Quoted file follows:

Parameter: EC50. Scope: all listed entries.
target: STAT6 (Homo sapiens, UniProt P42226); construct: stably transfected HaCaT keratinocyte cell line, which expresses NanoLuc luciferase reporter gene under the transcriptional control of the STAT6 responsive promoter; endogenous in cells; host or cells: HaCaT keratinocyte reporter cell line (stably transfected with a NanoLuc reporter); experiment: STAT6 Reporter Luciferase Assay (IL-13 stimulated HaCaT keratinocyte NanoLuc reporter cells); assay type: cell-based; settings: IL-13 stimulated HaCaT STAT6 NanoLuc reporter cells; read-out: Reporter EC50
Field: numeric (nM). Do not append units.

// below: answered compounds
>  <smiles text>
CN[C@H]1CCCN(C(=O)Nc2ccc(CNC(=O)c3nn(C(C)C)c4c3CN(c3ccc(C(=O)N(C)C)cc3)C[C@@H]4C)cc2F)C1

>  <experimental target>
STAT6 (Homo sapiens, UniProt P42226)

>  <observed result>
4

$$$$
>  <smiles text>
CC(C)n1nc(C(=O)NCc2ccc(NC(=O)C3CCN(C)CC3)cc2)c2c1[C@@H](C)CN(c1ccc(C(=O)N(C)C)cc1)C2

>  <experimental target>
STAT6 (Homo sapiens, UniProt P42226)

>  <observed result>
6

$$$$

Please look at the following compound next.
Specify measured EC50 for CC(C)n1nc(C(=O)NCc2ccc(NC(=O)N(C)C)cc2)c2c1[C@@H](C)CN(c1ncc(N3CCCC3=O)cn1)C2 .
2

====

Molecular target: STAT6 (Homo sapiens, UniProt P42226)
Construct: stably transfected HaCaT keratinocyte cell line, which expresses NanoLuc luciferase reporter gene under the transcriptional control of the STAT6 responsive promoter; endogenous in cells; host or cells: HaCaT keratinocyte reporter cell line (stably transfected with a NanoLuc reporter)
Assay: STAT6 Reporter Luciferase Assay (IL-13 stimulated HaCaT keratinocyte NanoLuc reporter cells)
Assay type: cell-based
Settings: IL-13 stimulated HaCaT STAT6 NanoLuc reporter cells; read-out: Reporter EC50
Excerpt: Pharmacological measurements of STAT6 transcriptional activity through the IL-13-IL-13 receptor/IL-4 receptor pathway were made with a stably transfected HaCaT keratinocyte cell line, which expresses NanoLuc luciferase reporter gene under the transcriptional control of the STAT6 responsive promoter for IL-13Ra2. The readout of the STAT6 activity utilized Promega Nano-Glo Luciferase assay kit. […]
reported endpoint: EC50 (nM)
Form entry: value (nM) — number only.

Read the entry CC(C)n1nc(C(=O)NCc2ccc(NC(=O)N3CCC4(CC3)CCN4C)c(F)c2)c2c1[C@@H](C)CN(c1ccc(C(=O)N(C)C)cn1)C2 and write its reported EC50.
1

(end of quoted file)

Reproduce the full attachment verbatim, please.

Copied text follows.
Parameter: EC50. Scope: all listed entries.
target: STAT6 (Homo sapiens, UniProt P42226); construct: stably transfected HaCaT keratinocyte cell line, which expresses NanoLuc luciferase reporter gene under the transcriptional control of the STAT6 responsive promoter; endogenous in cells; host or cells: HaCaT keratinocyte reporter cell line (stably transfected with a NanoLuc reporter); experiment: STAT6 Reporter Luciferase Assay (IL-13 stimulated HaCaT keratinocyte NanoLuc reporter cells); assay type: cell-based; settings: IL-13 stimulated HaCaT STAT6 NanoLuc reporter cells; read-out: Reporter EC50
Field: numeric (nM). Do not append units.

// below: answered compounds
>  <smiles text>
CN[C@H]1CCCN(C(=O)Nc2ccc(CNC(=O)c3nn(C(C)C)c4c3CN(c3ccc(C(=O)N(C)C)cc3)C[C@@H]4C)cc2F)C1

>  <experimental target>
STAT6 (Homo sapiens, UniProt P42226)

>  <observed result>
4

$$$$
>  <smiles text>
CC(C)n1nc(C(=O)NCc2ccc(NC(=O)C3CCN(C)CC3)cc2)c2c1[C@@H](C)CN(c1ccc(C(=O)N(C)C)cc1)C2

>  <experimental target>
STAT6 (Homo sapiens, UniProt P42226)

>  <observed result>
6

$$$$

Please look at the following compound next.
Specify measured EC50 for CC(C)n1nc(C(=O)NCc2ccc(NC(=O)N(C)C)cc2)c2c1[C@@H](C)CN(c1ncc(N3CCCC3=O)cn1)C2 .
2

====

Molecular target: STAT6 (Homo sapiens, UniProt P42226)
Construct: stably transfected HaCaT keratinocyte cell line, which expresses NanoLuc luciferase reporter gene under the transcriptional control of the STAT6 responsive promoter; endogenous in cells; host or cells: HaCaT keratinocyte reporter cell line (stably transfected with a NanoLuc reporter)
Assay: STAT6 Reporter Luciferase Assay (IL-13 stimulated HaCaT keratinocyte NanoLuc reporter cells)
Assay type: cell-based
Settings: IL-13 stimulated HaCaT STAT6 NanoLuc reporter cells; read-out: Reporter EC50
Excerpt: Pharmacological measurements of STAT6 transcriptional activity through the IL-13-IL-13 receptor/IL-4 receptor pathway were made with a stably transfected HaCaT keratinocyte cell line, which expresses NanoLuc luciferase reporter gene under the transcriptional control of the STAT6 responsive promoter for IL-13Ra2. The readout of the STAT6 activity utilized Promega Nano-Glo Luciferase assay kit. […]
reported endpoint: EC50 (nM)
Form entry: value (nM) — number only.

Read the entry CC(C)n1nc(C(=O)NCc2ccc(NC(=O)N3CCC4(CC3)CCN4C)c(F)c2)c2c1[C@@H](C)CN(c1ccc(C(=O)N(C)C)cn1)C2 and write its reported EC50.
1